Disney Prematurely Indefinitely Delays Controversial Fat Shameland

A Walt Disney World exhibit on childhood obesity has been closed prematurely after fat acceptance groups pointed out that way the exhibit depicts fat people is totally hateful and fucked up. Disney claims it was just trying to encourage kids to be healthier. Those against the childhood obesity exhibit say that it tries to shame children.

The exhibit, called Habit Heroes, was designed by Disney in conjunction with Blue Cross/Blue Shield. It was supposed to showcase how fun a healthy lifestyle can be while pointing out that watching too much TV and eating junk food can lead to being fat and not having fun. But instead, it subjected visitors to a parade of extra fat cartoons warning kids that they might turn out fat and bad like them unless they do good things like Dance Dance Revolution.

Visitors to the exhibit treated to a tour from virtual fitness gurus named Will Power and Callie Stenics, who lead guests through 12 interactive rooms. But watch out, kids! Villains Lead Bottom and Snacker are waiting around every corner, poised to assault you with deliciousness and sloth. And turn you fat and bad like them! Being fat is sort of like being a vampire in that way.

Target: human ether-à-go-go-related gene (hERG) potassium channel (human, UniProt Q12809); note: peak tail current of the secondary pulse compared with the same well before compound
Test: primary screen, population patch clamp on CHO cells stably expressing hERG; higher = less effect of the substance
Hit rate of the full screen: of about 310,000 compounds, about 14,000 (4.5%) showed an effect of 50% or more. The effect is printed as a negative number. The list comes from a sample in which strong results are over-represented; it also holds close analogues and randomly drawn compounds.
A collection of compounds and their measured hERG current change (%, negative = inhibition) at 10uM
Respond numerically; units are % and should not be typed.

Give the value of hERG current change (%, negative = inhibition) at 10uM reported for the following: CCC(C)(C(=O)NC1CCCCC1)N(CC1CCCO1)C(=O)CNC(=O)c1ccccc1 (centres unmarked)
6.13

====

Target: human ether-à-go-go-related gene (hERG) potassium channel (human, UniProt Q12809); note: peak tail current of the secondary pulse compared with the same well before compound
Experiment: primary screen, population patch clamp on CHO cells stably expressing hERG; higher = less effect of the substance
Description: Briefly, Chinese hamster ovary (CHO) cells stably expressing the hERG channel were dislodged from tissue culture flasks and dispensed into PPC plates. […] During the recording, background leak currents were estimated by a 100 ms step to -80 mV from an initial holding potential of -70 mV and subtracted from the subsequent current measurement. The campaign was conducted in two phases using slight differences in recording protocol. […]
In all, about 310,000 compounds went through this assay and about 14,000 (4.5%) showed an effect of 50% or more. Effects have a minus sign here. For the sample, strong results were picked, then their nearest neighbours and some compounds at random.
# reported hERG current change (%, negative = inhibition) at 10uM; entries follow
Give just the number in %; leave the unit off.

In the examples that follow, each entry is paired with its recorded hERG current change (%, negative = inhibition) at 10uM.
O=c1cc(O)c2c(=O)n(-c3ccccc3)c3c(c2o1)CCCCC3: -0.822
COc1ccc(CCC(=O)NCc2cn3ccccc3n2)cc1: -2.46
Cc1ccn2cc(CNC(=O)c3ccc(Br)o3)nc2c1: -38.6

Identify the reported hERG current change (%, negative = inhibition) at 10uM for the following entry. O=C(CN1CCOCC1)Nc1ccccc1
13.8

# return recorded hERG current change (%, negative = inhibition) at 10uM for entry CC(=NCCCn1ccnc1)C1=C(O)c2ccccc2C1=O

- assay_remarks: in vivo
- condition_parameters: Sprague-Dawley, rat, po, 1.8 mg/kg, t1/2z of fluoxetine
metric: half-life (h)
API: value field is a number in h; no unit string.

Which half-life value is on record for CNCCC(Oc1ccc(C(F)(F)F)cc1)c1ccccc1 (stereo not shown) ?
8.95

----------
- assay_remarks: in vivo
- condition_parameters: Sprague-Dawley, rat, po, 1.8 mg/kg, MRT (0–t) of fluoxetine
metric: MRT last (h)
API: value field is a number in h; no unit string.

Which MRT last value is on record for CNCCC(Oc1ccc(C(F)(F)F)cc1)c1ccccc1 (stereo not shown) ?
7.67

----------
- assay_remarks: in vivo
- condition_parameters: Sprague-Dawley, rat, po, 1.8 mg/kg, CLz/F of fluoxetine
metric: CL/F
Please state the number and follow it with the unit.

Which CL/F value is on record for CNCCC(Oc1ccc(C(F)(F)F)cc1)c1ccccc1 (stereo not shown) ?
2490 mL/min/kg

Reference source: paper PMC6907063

The National Association to Advance Fat Acceptance wasn't amused, saying the exhibit furthers the most hurtful stereotypes of obese kids because it depicted only obese children engaging in unhealthy activities. And the less healthy the activity, the more obese the participant. To remedy this, they suggested that the exhibit show children of all sizes engaged in all activities, because skinny people laze around, too. Plus, the last several decades have proven that turning up the shame does not cause fat people to lose weight.

Disney said that they're grateful for the feedback and will incorporate it into Habit Heroes' retooling. No re-opening date has been set. To Disney's credit, at least they didn't call the exhibit "It's A Large World, After All."

Disney closes new Habit Heroes after criticism for stigmatizing fat kids [Orlando Sentinel]